Why is it suddenly this bad thing that women will go to lengths to stop drinking pop, which is bad for them anyway, your favorite cosmetics were probably bad for you as well, I fail to see how this somehow proves anything. All it proves is that most mothers have the deep maternal instinct to protect their offspring. This is not new, and I still don't get how it is a bad thing.

I don't think breastfeeding is the issue here, because there are TONS more conflicting parenting choices that are just as heated and just as fueled by unrealistic societal views/standards. Like I said, I just think this writer is confused about what issue she is trying to bring up. She jumps back and forth all the time about how breastfeeding has no benefits, to listing it;s benefits to saying it is harmful to saying it isn't.
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Old 01-14-2011, 10:01 AM   #15
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Re: "Breastfeeding is over-rated"-Joan Wolfe interviewed in Macleans...

I actually think the article is awesome. She's clearly not saying breastfeeding is bad; just that the benefits been overhyped due to "risk culture" and a confusion between correlation and causation. She even cites one scientifically established benefit: breast milk reduces gastrointestinal infections.

I was most impressed by this: “infant feeding is a fateful moment, one fraught with consequences for self-identity and opportunities for shame.” I think it's telling that so many people try to breastfeed then berate themselves when for whatever reason they cannot. I was lucky. It was easy for me. It isn't, for everyone. Still, I see all these reactionary "OMG is that a bottle?!?!?!" type comments in so many parent groups, with very little regard for nuance, and it makes me sick. Opportunity for shame, indeed.

I mean, if your appendix ruptured, you wouldn't hate yourself forever, right? And yet, there are lots of people out there silently judging themselves for not [breastfeeding/giving birth naturally]. Only a certain amount of that is under one's own control.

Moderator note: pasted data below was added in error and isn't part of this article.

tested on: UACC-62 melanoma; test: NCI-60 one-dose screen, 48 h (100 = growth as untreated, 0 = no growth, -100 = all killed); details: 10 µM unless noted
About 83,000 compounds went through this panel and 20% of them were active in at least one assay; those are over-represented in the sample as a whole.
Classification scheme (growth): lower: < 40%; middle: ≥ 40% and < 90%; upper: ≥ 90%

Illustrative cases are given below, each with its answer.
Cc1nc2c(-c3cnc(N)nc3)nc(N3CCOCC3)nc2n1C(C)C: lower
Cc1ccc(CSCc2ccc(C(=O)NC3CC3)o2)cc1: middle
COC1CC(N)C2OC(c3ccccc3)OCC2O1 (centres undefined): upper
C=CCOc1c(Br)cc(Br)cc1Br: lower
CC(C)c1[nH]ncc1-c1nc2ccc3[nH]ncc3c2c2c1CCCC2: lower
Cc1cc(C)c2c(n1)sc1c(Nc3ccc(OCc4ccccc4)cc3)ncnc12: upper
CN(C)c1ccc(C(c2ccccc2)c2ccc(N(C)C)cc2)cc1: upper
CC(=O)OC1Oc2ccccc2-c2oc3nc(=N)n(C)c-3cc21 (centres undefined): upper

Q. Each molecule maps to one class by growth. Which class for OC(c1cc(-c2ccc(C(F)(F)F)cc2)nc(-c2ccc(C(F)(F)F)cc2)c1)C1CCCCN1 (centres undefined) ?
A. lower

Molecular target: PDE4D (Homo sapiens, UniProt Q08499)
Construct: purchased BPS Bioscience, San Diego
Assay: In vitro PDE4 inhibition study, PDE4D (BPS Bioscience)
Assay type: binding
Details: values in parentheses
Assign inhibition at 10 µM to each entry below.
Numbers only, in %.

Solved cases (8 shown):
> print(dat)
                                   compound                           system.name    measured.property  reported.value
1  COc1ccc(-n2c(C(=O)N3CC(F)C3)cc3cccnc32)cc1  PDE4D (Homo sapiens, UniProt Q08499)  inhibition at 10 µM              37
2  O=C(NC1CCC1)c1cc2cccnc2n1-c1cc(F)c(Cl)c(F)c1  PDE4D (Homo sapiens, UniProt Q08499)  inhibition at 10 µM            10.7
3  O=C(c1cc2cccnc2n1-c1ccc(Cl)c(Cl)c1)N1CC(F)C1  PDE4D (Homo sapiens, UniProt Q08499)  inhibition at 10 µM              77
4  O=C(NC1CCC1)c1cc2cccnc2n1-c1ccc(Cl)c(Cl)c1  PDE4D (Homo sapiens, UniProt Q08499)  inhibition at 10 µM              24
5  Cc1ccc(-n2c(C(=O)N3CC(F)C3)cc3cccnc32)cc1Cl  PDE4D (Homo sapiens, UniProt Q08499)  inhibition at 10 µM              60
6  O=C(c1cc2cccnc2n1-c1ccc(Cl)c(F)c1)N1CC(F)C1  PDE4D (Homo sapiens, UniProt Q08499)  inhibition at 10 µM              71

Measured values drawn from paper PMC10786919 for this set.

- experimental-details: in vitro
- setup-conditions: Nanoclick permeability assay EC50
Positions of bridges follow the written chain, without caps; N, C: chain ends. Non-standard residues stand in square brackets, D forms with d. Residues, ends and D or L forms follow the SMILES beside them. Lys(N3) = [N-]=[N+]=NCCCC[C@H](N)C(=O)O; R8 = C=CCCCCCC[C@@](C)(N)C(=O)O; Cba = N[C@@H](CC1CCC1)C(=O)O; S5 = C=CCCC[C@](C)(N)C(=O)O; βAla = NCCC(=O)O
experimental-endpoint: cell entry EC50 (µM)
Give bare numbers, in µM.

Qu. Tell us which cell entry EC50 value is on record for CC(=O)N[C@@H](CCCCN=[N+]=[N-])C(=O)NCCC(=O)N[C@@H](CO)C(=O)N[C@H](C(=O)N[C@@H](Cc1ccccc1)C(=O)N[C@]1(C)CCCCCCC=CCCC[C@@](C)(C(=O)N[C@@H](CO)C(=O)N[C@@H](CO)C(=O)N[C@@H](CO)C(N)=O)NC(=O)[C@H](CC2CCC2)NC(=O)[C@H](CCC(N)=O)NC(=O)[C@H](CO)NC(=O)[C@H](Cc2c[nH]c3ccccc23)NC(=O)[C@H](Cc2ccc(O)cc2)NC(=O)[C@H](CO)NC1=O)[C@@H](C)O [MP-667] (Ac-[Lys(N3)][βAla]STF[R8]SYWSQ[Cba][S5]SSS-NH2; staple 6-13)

[ETA:]
you know, I hear breastfeeding makes your child attractive to unicorns...

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Old 01-14-2011, 10:07 AM   #16
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Re: "Breastfeeding is over-rated"-Joan Wolfe interviewed in Macleans...

I actually like this article because it is realistic. I live in an area where if you don't breastfeed, you are basically shamed. I have many friends who were in my moms groups who basically put their babies ahead of their husbands in terms of doing everything perfectly, constantly giving in to baby's every need, never letting their baby cry ever to the point they would stay up for months even at two and three because they were afraid their babies would be physically harmed if they ever cried. Sometimes babies cry out of boredom and I think their are times when it is appropriate to let them CIO. Of these friends I am talking about, none of their marriages lasted which they were putting these types of things like breastfeeding at the top of their lists and letting their families fall apart in the process. Their has to be balance. When I was nursing, I was a complete wreck emotionally, My third baby was adopted and I didn't nurse, and I actually was a much happier mom.
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Old 01-14-2011, 12:32 PM   #17
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Re: "Breastfeeding is over-rated"-Joan Wolfe interviewed in Macleans...

If their marriages are failing because of their choice to breastfeed, it has more to do with their own choices and lack of common sense than society. Society can only have so much impact on a person. Like I said, it may influence you (general you), but at the end of the day, it is your decision and your life. If these women are choosing breastfeeding their child over their husband, it's no ones fault but their own.
Despite the pressure I felt to try to continue to breastfeed for 7 months of physical and mental fights. I would stay up until 4am pumping. Then get up at 6 with baby, breastfeed her, give her a bottle because she was still hungry then play with her, then go to sleep when she was napping. For months I did this.
Finally it took it's toll and started to impact my quality of life, and in turn my daughters and my husbands. At which point, I said enough is enough, it wasn't worth it. If others can't see the line where it is enough and choose to continue going, it's their own fault.

Society has a very big double standard when it comes to breast vs bottle. You're damned if you do and damned if you don't, with either side of the argument.

To me this was a very tabloid-y way to get people to talk about this important issue, of unrealistic demands on mothers, and parents. And for it to be published in Macleans is why I thought it was inappropiate. I can tell you from the reaction people in Canada are giving it, they are not looking at it the same way.

And upon further research, the author in question has gone on the record saying breastfeeding is bad, and all prior research is wrong and basically contradicts what she says in this interview She is clearly biased, though she claims she is not.